Thursday, January 24, 2013

Mr. Nicey-Nice, So They Say

KD giving mom a kiss after the game. Source
By Caleb Butler

While it can be problematic at times for the NBA to advertise its star players, the league has managed its presentation of the players as well as any professional sport. In fact, it is fascinating to note exactly how the media and league markets certain players. There are narratives constantly being told that shape our perceptions and inform our opinions of individuals in the NBA.

For example, when Jeremy Lin’s rise to fame turned into Linsanity for the Knicks, one of the recurring stories explained that Lin had been sleeping on his brother’s couch. Lin’s incredible story was framed as a rags-to-riches narrative, an American favorite. From the moment that story was released, the media labeled Jeremy Lin as an improbable success story, we accepted the narrative, and he became a media sensation and a kind of culture hero.

Kevin Durant, a far more popular player than Lin, has always been considered a nice guy, and fans laud him as an embodiment of hard work, success, and positive behavior. Durant’s demeanor on the court is typically quiet and collected, and during interviews he emphasizes his teammates more than his own play. Adding to his “nice-guy” resumé as a good-natured family-man, it is widely known that Durant kisses his mother after each game.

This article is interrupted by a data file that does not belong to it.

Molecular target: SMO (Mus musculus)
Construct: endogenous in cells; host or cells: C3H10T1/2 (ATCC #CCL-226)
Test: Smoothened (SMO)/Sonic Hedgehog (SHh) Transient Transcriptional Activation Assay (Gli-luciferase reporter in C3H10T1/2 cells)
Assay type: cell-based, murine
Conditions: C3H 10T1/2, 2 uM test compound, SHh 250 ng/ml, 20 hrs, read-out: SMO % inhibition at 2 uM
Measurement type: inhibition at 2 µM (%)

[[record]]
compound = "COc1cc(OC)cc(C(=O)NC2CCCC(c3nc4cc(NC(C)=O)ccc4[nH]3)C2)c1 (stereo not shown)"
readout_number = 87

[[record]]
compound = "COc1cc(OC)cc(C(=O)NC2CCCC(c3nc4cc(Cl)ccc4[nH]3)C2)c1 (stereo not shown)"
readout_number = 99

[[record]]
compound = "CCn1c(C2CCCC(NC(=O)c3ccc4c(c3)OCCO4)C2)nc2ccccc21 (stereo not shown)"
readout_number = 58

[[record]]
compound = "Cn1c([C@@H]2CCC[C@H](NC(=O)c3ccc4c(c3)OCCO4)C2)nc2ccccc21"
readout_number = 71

Clearly Durant does a good job of presenting himself as a model citizen, which the media has embraced as his label. It seems impossible to watch a Thunder game on TV without the commentators mentioning how the Thunder organization emphasizes core values of hard work, citizenship, and teamwork. Naturally, the discussion turns to the Thunder’s best player, Durant, and the ways that he embodies these characteristics.

Interestingly, Durant has more technical fouls this season than his teammate, Kendrick Perkins, who has been referred to as an enforcer and an “old-school tough guy.” Of course, the same commentators would explain Durant’s technical fouls as showing his competitive nature, which maintains their overall presentation of Durant as a good guy. While there is no use arguing that Durant is not actually a good guy, it is important to note how the media maintains certain narratives about certain players – and how those stories decide who we portray as culture heroes.

Related:
The Basketball Project

1 comment:

Pongo said...

such a good perspective. really never thought of it that way.